Saturday, October 11, 2014

The world according to the blue collar migrant

The words "migrant" and "workers" evoke in our minds, berry pickers and meat packers who cross America's south western borders by legal or illegal means, to make seasonal living in minimum wage conditions.

However, when we use "blue collar" and "migrant worker" together, we come up with a near-empty canvas, because in the history of American labor, blue collar workers have typically been members of a settled community of residents, a local, stable pool of high-school graduates, from whom a Ford, GM or 3M type corporations draw to employ in their factories.

But in a economy that has been affected by globalization, many blue collar workers find themselves migrating from their home states to find jobs elsewhere, to another state, where they live like migrants, i.e. as overnighters with no stable housing or communities available to provide a supportive structure.

Blue collar migrant workers are the subject matter of a new riveting film called The Overnighters. It's a Fast Food Nation gone native.

The overnighters in this case are workers who flock to North Dakota which has been experiencing an oil boom for the last few years, if only because oil is fossil fuel and is not a fungible goods. But as news report after news report has documented, the oil-boon is proving to be a short and long term curse for North Dakota. 

Workers have migrated from all over the country to earn a livelihood and they have been single males with broken families, very little education and some, appallingly, have criminal backgrounds. Furthermore, cities in North Dakota have not planned ahead of time to provide secure housing for the migrant workers, and as the film tells us, many of them end up experiencing homelessness.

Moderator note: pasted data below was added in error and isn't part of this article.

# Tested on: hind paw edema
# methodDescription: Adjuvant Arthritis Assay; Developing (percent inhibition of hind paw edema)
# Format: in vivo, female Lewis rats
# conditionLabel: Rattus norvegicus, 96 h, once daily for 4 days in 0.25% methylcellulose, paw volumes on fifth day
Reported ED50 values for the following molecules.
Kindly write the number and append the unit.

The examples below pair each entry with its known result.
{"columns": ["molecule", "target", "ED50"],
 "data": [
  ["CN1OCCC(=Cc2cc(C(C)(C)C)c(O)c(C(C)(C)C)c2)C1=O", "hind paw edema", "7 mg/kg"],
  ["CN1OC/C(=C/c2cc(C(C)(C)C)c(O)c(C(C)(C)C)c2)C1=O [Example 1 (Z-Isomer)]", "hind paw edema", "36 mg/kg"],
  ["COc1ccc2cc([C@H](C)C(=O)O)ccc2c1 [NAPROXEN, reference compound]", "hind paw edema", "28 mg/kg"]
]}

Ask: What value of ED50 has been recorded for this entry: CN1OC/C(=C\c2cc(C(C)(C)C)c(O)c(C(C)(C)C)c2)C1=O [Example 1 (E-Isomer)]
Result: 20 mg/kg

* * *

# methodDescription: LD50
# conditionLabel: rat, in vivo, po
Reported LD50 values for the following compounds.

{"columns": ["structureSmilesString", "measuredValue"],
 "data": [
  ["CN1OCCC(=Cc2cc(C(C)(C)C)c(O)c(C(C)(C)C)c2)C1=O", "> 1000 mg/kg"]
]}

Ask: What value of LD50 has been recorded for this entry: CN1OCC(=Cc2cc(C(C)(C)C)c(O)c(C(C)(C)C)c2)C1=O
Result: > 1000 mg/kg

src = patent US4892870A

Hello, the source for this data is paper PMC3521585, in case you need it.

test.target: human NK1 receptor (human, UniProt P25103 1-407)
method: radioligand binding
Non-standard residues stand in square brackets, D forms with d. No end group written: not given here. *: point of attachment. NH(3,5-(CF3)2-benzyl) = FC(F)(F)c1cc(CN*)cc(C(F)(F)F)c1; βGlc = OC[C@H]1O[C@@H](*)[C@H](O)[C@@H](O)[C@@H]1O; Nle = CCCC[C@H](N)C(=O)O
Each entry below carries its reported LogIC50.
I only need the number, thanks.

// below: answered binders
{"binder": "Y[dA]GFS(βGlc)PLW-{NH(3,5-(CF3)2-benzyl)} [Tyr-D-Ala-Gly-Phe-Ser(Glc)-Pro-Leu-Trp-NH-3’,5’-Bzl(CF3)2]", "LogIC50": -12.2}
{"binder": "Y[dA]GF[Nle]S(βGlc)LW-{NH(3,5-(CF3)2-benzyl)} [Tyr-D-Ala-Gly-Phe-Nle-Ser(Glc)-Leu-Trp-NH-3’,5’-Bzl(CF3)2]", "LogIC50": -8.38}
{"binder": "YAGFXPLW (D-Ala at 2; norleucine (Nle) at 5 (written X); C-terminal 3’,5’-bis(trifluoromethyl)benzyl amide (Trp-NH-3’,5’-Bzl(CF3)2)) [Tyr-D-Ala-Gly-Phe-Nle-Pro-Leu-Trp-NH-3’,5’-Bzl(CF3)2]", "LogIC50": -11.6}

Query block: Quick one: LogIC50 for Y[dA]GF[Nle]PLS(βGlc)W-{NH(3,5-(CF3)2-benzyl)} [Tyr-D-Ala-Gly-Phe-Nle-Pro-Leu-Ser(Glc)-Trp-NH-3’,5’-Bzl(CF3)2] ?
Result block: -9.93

The central character of The Overnighters is a local padre who provides shelter to the migrants and earn the locals' displeasure in the process.

Prophets of peace

On the heels of the 2014 Nobel Peace Prize, awarded respectively to Pakistan's Malala Yousufzahi and India's Kailash Satyarthi, both of whom work for the liberation of children from various kinds of exploitation (labor and sexual): Three excellent films by documentarian Errol Morris on Liberian Leymah Gbowee, winner (jointly) of the 2013 Peace Prize, Bob Geldof, the musician who preceded Bono in raising billions for food security in Africa, and Lech Walesa, Polish electrician, labor organizer and leader of Poland's famous union, Solidarity, and winner of the 1983 Peace Prize. 

Three cheers to the principles of peace and non-violence.

Tuesday, October 7, 2014

Technology novels

The ten top technology novels as listed by PC Magazine.

And this is my shortest blog on record.